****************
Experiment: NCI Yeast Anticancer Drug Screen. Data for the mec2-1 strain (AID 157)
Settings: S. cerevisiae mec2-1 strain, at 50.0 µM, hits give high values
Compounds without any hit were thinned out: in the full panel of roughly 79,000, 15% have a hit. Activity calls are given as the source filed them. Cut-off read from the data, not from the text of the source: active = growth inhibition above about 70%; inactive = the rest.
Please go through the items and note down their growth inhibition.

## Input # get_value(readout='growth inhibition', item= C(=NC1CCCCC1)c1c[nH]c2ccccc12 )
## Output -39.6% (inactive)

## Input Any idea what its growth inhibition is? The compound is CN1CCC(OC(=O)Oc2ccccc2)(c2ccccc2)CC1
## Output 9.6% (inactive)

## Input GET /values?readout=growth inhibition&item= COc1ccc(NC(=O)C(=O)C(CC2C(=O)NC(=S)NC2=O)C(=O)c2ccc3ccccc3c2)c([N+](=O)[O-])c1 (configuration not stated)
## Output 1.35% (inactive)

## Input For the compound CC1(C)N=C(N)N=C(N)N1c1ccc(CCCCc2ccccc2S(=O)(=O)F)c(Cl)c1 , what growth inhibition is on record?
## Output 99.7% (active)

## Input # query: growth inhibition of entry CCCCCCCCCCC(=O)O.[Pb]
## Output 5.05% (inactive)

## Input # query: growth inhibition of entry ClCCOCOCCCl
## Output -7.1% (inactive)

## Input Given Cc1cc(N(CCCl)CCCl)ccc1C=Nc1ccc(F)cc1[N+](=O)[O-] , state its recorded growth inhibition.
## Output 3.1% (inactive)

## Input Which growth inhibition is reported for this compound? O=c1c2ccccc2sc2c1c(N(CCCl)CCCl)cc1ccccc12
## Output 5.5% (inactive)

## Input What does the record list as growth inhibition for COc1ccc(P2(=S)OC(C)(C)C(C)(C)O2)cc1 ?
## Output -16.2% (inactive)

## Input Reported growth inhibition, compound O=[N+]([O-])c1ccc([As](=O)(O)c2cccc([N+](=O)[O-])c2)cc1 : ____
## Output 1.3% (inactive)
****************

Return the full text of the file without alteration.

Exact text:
Experiment: NCI Yeast Anticancer Drug Screen. Data for the mec2-1 strain (AID 157)
Settings: S. cerevisiae mec2-1 strain, at 50.0 µM, hits give high values
Compounds without any hit were thinned out: in the full panel of roughly 79,000, 15% have a hit. Activity calls are given as the source filed them. Cut-off read from the data, not from the text of the source: active = growth inhibition above about 70%; inactive = the rest.
Please go through the items and note down their growth inhibition.

## Input # get_value(readout='growth inhibition', item= C(=NC1CCCCC1)c1c[nH]c2ccccc12 )
## Output -39.6% (inactive)

## Input Any idea what its growth inhibition is? The compound is CN1CCC(OC(=O)Oc2ccccc2)(c2ccccc2)CC1
## Output 9.6% (inactive)

## Input GET /values?readout=growth inhibition&item= COc1ccc(NC(=O)C(=O)C(CC2C(=O)NC(=S)NC2=O)C(=O)c2ccc3ccccc3c2)c([N+](=O)[O-])c1 (configuration not stated)
## Output 1.35% (inactive)

## Input For the compound CC1(C)N=C(N)N=C(N)N1c1ccc(CCCCc2ccccc2S(=O)(=O)F)c(Cl)c1 , what growth inhibition is on record?
## Output 99.7% (active)

## Input # query: growth inhibition of entry CCCCCCCCCCC(=O)O.[Pb]
## Output 5.05% (inactive)

## Input # query: growth inhibition of entry ClCCOCOCCCl
## Output -7.1% (inactive)

## Input Given Cc1cc(N(CCCl)CCCl)ccc1C=Nc1ccc(F)cc1[N+](=O)[O-] , state its recorded growth inhibition.
## Output 3.1% (inactive)

## Input Which growth inhibition is reported for this compound? O=c1c2ccccc2sc2c1c(N(CCCl)CCCl)cc1ccccc12
## Output 5.5% (inactive)

## Input What does the record list as growth inhibition for COc1ccc(P2(=S)OC(C)(C)C(C)(C)O2)cc1 ?
## Output -16.2% (inactive)

## Input Reported growth inhibition, compound O=[N+]([O-])c1ccc([As](=O)(O)c2cccc([N+](=O)[O-])c2)cc1 : ____
## Output 1.3% (inactive)